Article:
Be specific. Asking something like “Did my revenue go up?” is generic and may not lead to results that can help guide you.
Our Example Question:
“How much have my sessions grown since my pagespeed went up 20%?”
Step 3: Do I Have the Data I Need?
The next step is figuring out if you have the data you need. In certain cases, you might not. If that’s true, there are still ways to infer answers (we’ll go over some of these later).
Focusing on 2-3 things helps you zero in on the question. Too much data can create noise and not provide actionable insights.
Our Example Data:
- Date pagespeed changed (10/1/2019)
- Pagespeed before 10/1/2019
- Pagespeed after 10/1/2019
- Sessions by Day
Step 4: What Do I Want to Compare?
If you’re looking at performance, you probably want to compare it with something, most likely a date range.
Keep in mind that multiple factors might impact the comparison. For example, Sunday performance differs from Monday, January performs differently than June, Google Search traffic performs better than Pinterest, and so on.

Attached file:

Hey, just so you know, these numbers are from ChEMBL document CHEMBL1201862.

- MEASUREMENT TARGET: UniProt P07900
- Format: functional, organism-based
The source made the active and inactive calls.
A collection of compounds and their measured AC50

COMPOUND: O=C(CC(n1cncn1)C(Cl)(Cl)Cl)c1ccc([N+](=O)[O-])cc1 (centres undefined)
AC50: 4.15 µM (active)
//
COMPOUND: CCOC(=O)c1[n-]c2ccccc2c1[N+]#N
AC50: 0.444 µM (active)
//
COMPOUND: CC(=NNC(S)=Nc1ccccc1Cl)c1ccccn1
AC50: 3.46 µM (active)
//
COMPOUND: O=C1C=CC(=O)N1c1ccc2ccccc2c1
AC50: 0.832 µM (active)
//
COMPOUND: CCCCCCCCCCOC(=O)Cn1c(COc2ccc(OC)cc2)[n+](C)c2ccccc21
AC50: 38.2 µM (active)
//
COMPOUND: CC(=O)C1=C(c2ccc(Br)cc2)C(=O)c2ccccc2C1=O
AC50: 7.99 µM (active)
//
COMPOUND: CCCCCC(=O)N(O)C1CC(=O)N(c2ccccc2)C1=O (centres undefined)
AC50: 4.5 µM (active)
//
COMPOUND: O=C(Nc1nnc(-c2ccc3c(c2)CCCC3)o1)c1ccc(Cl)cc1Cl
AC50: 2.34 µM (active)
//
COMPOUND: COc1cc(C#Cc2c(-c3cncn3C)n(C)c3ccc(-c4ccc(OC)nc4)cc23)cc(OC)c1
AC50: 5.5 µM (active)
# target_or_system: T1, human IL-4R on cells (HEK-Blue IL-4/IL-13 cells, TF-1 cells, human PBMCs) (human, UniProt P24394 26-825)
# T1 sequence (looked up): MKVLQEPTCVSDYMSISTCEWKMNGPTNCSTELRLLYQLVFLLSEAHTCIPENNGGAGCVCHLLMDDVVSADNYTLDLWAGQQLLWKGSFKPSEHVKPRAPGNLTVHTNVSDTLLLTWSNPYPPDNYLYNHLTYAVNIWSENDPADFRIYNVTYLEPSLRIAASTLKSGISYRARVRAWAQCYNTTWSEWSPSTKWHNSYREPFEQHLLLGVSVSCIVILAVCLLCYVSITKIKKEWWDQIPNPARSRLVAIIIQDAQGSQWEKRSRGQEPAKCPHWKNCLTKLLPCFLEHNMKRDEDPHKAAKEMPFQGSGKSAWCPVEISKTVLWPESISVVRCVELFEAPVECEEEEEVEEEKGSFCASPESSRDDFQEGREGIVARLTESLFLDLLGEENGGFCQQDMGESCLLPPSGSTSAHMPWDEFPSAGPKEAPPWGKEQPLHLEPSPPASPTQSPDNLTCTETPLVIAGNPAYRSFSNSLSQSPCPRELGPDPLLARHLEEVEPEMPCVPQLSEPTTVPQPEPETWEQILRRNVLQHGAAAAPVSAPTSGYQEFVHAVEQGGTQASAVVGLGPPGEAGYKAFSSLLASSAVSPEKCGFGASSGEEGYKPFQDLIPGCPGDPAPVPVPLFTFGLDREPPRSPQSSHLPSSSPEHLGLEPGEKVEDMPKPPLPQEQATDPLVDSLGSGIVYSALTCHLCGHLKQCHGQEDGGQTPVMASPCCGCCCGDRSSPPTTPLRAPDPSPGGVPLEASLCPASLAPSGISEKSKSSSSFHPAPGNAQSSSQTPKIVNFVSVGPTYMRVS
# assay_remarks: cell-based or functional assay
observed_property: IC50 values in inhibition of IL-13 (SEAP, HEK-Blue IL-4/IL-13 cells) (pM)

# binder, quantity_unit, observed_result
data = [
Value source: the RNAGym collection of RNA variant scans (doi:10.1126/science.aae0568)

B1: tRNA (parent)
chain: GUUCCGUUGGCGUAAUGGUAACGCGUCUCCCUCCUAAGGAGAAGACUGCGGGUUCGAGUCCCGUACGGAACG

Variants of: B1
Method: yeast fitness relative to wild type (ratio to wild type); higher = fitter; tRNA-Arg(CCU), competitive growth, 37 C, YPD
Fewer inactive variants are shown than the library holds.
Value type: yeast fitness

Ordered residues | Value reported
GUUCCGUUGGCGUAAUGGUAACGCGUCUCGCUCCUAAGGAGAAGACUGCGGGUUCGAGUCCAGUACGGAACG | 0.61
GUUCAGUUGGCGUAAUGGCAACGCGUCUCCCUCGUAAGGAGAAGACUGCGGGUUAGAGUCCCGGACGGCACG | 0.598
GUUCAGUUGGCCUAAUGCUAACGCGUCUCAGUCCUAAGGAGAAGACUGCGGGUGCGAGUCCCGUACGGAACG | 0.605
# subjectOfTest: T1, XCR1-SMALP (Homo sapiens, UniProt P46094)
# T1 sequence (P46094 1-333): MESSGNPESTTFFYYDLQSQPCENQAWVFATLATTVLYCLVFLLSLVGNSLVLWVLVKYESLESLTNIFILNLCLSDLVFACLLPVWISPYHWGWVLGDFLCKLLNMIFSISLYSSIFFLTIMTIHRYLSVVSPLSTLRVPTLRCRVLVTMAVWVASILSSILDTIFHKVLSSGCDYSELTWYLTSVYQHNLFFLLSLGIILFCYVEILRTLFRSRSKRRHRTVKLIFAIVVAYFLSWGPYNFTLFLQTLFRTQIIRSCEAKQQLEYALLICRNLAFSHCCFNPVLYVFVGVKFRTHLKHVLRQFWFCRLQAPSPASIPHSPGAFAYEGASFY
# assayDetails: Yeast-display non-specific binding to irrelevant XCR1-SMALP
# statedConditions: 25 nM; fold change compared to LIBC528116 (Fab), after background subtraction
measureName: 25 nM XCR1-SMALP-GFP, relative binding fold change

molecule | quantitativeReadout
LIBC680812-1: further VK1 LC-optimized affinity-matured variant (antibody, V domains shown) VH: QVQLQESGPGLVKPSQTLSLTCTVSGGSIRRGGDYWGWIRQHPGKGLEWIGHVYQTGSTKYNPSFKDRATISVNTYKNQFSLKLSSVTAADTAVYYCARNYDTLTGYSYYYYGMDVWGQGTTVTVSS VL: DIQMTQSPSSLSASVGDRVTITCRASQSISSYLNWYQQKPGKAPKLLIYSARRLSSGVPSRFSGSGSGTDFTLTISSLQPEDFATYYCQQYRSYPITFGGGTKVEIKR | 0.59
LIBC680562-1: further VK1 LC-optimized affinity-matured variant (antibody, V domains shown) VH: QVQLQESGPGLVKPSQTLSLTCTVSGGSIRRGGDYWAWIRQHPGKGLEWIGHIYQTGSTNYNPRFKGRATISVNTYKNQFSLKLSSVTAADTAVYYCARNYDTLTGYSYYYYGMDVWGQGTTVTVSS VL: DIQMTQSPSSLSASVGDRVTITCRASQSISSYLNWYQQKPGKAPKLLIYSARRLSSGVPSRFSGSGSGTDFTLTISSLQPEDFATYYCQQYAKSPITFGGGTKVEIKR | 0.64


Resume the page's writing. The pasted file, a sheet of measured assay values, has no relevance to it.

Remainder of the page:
Focus on one or two comparisons. Also make sure you give the data time to adjust to any changes you have made.
Our Example Metrics:
- 7 Day period before change (9/22/2019-9/28/2019)
- 7 Day period after change, plus a few weeks (10/13/2019-10/19/2019)
Step 5: What Metrics Will Help Answer My Question?
We could throw out many three-letter acronyms, but which ones mean something to you? If your question is “Has changing pagespeed impacted my session growth?” then looking at CPM won’t help you.
Again, there are a lot of metrics. Always focus on the question you want to answer. Obvious as it sounds, it’s easy to spiral down into a rabbit hole without that focus.
Useful metrics can be RPM, CPM, Sessions, Revenue, Pageviews and/or Impressions. You can also break each of these down by Geo, Device Category, Day of Week, Traffic Source, etc.
Make sure the metrics link exactly to your question. CPMs may be affected by session growth, but session growth won’t be impacted by CPMs.
Our Example Metrics:
Step 6: How to I Analyze the Data?
There are many different ways to analyze data. One that is usually very effective is % change. For example, if your RPM changes from $25 to $30, the change would be 20% growth.
To calculate % change, take the number you want to compare ($30 in the above example), subtract the number you’re comparing to ($25), and divide the answer ($5) by the number you’re comparing to ($25):
($30-25) / ($25) = .2 = 20%
Perhaps you had an article go viral and this could account for your session growth. Always look to see if there are outlying factors that could have influenced results.